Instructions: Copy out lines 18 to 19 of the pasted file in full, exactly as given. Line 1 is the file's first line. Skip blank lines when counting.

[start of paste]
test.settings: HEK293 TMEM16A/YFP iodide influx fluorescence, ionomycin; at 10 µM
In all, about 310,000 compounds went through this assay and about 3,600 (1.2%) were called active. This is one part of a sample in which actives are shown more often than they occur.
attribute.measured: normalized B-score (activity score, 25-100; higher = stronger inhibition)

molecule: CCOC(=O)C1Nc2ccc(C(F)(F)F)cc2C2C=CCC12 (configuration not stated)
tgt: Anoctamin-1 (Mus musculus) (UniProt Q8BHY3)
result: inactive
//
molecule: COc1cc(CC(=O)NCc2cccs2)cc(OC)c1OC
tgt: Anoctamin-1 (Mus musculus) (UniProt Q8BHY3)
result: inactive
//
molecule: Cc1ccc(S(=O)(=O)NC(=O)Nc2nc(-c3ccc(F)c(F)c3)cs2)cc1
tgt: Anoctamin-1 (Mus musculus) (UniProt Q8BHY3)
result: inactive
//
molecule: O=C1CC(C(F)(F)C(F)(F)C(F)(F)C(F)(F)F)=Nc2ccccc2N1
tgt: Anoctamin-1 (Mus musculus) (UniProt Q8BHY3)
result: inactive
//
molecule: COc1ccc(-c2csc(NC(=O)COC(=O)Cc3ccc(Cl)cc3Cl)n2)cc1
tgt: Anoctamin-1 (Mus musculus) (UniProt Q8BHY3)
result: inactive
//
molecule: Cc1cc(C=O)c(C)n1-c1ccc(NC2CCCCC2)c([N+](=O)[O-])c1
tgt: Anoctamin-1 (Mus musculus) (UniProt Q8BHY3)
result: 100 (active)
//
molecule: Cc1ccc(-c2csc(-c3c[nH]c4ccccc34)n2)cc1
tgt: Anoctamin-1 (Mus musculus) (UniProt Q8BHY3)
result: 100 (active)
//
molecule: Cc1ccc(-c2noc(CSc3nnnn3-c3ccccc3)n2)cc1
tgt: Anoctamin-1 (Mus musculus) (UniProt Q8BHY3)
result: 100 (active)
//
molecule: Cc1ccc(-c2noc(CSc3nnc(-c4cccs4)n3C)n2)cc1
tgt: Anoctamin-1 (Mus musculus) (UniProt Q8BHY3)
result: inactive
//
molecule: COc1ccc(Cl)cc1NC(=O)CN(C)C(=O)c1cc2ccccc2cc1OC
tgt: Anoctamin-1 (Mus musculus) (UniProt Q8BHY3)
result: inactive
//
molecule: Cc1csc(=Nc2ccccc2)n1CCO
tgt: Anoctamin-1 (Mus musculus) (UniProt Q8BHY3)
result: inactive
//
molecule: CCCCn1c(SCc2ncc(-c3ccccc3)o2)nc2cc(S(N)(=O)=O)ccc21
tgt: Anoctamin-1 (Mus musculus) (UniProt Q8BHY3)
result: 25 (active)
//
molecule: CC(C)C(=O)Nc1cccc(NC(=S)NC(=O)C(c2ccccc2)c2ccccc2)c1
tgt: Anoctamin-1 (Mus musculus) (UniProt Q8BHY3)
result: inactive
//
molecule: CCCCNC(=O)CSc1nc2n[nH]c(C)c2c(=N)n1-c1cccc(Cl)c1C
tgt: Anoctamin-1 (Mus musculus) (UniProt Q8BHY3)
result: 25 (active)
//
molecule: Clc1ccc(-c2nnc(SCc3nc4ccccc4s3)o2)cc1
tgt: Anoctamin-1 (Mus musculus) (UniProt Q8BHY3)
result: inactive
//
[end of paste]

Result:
result: inactive
//